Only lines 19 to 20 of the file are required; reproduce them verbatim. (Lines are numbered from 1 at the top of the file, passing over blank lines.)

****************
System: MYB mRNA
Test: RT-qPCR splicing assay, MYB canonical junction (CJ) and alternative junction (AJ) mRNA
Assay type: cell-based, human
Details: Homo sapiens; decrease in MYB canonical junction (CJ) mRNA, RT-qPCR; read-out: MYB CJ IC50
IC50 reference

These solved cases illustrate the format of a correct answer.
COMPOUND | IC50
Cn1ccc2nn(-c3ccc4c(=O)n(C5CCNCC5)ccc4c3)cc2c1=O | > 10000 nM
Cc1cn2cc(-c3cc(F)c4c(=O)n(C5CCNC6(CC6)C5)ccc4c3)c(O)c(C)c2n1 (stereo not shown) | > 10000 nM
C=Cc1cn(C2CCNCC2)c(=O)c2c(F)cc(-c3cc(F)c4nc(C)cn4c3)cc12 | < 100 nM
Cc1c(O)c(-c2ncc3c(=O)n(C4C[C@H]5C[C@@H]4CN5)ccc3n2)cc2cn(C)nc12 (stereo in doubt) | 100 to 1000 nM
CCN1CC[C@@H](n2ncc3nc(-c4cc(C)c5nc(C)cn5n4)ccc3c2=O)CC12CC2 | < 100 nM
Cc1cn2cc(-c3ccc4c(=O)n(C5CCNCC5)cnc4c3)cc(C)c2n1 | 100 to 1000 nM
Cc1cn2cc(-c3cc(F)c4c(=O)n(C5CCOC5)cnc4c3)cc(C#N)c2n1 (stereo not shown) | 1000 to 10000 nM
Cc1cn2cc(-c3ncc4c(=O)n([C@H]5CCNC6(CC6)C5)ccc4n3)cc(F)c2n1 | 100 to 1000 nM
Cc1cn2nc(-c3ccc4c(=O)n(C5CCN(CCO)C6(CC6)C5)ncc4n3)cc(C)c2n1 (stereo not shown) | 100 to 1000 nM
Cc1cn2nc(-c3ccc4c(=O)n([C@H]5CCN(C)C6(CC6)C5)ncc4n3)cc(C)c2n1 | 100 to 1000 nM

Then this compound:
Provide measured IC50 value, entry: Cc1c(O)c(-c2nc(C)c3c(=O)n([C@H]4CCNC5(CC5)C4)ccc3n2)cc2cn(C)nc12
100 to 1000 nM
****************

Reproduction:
Provide measured IC50 value, entry: Cc1c(O)c(-c2nc(C)c3c(=O)n([C@H]4CCNC5(CC5)C4)ccc3n2)cc2cn(C)nc12
100 to 1000 nM